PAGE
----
This past Sunday, the College Football Playoff Committee unveiled the four college football teams that will be participating the very first playoff in college football. The festivities begin Jan. 1, 2015, with Oregon battling Florida State in the Rose Bowl followed by Alabama and Ohio State duking it out in the Sugar Bowl. However, as the debate regarding who will win the college football playoff continues on television, in the comment sections of websites, and around the water cooler, a different type of college football debate has been ongoing at the U.S. Patent and Trademark Office (USPTO).
Despite the players and teams being a mere three weeks from taking the field, the application to register the COLLEGE FOOTBALL PLAYOFF mark is still on the bench. The application suited up back on March 28, 2013 but is still no closer to registration today. The application includes the following identification of services:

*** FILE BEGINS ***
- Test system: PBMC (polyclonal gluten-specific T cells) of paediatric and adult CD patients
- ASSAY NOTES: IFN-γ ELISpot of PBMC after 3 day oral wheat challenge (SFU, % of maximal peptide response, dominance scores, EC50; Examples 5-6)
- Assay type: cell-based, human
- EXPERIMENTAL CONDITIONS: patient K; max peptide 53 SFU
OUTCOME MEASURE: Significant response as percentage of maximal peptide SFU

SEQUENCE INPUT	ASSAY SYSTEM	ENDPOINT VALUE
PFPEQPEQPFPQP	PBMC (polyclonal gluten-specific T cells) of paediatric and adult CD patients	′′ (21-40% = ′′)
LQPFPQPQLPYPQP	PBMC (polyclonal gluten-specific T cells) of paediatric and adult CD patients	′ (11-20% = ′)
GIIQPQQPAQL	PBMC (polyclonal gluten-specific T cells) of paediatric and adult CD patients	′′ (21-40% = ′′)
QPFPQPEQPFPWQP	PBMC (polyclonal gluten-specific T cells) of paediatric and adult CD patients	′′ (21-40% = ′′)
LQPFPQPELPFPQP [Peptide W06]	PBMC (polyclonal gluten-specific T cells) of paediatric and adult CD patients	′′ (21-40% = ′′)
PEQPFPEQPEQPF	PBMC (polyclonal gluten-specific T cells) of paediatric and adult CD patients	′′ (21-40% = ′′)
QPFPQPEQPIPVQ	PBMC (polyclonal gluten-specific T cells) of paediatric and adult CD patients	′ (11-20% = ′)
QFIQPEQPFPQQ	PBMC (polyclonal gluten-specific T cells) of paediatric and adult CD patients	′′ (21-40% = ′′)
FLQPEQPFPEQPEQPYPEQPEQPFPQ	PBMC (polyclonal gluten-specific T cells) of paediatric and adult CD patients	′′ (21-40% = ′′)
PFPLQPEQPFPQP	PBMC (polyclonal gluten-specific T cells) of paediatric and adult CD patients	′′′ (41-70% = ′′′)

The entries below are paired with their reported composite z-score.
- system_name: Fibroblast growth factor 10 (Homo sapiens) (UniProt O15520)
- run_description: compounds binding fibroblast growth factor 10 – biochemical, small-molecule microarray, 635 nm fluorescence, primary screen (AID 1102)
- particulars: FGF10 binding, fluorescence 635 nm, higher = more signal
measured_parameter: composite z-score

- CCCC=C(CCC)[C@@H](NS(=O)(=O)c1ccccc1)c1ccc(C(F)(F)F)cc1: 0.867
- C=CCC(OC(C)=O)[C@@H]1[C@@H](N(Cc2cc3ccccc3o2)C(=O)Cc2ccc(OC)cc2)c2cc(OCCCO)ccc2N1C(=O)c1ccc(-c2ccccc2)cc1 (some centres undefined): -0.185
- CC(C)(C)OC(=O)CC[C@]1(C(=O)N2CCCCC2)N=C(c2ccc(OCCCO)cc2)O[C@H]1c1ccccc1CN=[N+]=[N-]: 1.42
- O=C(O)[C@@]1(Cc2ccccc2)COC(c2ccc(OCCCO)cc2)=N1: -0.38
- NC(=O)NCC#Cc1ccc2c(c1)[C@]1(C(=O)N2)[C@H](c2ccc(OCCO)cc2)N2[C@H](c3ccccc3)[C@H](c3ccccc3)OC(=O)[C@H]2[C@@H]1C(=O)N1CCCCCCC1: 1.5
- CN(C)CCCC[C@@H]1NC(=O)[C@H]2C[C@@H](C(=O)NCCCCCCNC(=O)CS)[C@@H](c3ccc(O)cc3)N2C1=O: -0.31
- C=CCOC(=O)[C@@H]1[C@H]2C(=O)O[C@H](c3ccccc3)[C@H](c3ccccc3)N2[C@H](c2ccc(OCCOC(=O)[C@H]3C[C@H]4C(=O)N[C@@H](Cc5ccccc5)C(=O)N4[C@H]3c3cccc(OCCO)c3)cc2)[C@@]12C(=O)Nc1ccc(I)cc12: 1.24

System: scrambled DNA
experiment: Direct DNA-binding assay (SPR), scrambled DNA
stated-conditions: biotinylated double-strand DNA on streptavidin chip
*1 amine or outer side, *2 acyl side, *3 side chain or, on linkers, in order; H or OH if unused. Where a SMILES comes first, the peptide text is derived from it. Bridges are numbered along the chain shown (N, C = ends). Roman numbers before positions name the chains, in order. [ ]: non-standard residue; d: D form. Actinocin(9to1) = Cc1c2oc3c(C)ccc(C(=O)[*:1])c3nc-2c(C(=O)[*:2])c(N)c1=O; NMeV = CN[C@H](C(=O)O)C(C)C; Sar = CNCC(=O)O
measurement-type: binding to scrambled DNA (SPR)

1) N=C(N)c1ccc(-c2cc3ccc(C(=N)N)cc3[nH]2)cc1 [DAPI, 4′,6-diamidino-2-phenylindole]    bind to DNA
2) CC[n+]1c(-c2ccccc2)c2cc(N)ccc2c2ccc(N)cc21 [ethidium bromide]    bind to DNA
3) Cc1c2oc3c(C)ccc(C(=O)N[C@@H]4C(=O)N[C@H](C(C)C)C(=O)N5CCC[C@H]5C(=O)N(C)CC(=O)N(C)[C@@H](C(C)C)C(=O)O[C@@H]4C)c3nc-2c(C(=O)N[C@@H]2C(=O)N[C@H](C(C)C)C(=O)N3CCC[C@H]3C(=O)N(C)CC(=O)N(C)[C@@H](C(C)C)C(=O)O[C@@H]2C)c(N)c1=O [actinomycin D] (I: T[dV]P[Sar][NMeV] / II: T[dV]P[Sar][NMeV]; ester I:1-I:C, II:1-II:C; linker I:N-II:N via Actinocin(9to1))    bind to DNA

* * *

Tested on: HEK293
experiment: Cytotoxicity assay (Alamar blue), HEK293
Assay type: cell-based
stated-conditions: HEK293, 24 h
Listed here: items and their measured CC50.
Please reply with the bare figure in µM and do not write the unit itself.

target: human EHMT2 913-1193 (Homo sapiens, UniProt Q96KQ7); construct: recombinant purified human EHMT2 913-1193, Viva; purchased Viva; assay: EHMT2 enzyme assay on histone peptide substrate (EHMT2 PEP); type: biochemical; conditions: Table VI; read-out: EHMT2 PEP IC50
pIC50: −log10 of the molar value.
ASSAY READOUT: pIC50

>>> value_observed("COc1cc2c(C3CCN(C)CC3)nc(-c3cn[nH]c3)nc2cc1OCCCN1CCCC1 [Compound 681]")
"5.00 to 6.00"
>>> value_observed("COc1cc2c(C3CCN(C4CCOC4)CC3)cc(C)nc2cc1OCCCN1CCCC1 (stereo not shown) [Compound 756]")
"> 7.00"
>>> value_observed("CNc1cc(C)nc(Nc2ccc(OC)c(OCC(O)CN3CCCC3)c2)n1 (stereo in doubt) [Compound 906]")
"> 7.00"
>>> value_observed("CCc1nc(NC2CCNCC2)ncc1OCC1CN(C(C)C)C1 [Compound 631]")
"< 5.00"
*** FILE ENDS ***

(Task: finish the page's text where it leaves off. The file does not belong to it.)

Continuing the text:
Entertainment services in the nature of television and radio sports programs featuring college football games, exhibitions and tournaments; entertainment services, namely, organizing and staging college football games, exhibitions and tournaments; and providing information, news and programming, scores, standings, statistics, and history, all in the field of the sport of football, via the internet
The examiner initially refused registration on the grounds that the mark was merely descriptive, but included a statement informing the applicant that the mark may be generic in connection with “organizing and staging college football games, exhibitions and tournaments.”